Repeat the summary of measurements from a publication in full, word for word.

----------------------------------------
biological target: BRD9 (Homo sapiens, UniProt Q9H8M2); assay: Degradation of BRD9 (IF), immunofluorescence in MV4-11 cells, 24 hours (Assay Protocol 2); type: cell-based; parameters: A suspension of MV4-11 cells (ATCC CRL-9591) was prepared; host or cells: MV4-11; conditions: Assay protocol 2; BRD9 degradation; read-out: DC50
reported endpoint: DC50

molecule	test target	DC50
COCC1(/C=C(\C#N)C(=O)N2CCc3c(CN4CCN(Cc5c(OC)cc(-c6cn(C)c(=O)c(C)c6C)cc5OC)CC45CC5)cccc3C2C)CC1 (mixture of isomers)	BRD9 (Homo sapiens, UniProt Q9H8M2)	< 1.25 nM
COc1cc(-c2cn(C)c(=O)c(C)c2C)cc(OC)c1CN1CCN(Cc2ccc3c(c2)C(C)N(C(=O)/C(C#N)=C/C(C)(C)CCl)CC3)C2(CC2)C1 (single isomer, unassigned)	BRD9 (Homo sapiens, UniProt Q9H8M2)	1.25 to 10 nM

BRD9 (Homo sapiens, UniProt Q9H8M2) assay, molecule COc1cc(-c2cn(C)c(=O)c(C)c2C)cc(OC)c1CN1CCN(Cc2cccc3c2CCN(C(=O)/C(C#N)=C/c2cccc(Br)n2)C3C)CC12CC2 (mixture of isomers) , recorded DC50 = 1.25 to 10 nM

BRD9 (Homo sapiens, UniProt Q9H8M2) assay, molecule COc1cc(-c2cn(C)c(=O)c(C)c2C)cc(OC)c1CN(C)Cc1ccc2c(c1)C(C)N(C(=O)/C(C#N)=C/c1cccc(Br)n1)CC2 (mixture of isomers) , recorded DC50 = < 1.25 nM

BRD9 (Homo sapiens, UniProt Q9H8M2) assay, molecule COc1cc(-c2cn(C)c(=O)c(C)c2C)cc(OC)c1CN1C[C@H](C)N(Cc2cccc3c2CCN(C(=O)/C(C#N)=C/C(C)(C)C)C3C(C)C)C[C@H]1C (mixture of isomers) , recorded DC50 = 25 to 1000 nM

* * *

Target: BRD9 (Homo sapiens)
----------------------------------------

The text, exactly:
biological target: BRD9 (Homo sapiens, UniProt Q9H8M2); assay: Degradation of BRD9 (IF), immunofluorescence in MV4-11 cells, 24 hours (Assay Protocol 2); type: cell-based; parameters: A suspension of MV4-11 cells (ATCC CRL-9591) was prepared; host or cells: MV4-11; conditions: Assay protocol 2; BRD9 degradation; read-out: DC50
reported endpoint: DC50

molecule	test target	DC50
COCC1(/C=C(\C#N)C(=O)N2CCc3c(CN4CCN(Cc5c(OC)cc(-c6cn(C)c(=O)c(C)c6C)cc5OC)CC45CC5)cccc3C2C)CC1 (mixture of isomers)	BRD9 (Homo sapiens, UniProt Q9H8M2)	< 1.25 nM
COc1cc(-c2cn(C)c(=O)c(C)c2C)cc(OC)c1CN1CCN(Cc2ccc3c(c2)C(C)N(C(=O)/C(C#N)=C/C(C)(C)CCl)CC3)C2(CC2)C1 (single isomer, unassigned)	BRD9 (Homo sapiens, UniProt Q9H8M2)	1.25 to 10 nM

BRD9 (Homo sapiens, UniProt Q9H8M2) assay, molecule COc1cc(-c2cn(C)c(=O)c(C)c2C)cc(OC)c1CN1CCN(Cc2cccc3c2CCN(C(=O)/C(C#N)=C/c2cccc(Br)n2)C3C)CC12CC2 (mixture of isomers) , recorded DC50 = 1.25 to 10 nM

BRD9 (Homo sapiens, UniProt Q9H8M2) assay, molecule COc1cc(-c2cn(C)c(=O)c(C)c2C)cc(OC)c1CN(C)Cc1ccc2c(c1)C(C)N(C(=O)/C(C#N)=C/c1cccc(Br)n1)CC2 (mixture of isomers) , recorded DC50 = < 1.25 nM

BRD9 (Homo sapiens, UniProt Q9H8M2) assay, molecule COc1cc(-c2cn(C)c(=O)c(C)c2C)cc(OC)c1CN1C[C@H](C)N(Cc2cccc3c2CCN(C(=O)/C(C#N)=C/C(C)(C)C)C3C(C)C)C[C@H]1C (mixture of isomers) , recorded DC50 = 25 to 1000 nM

* * *

Target: BRD9 (Homo sapiens)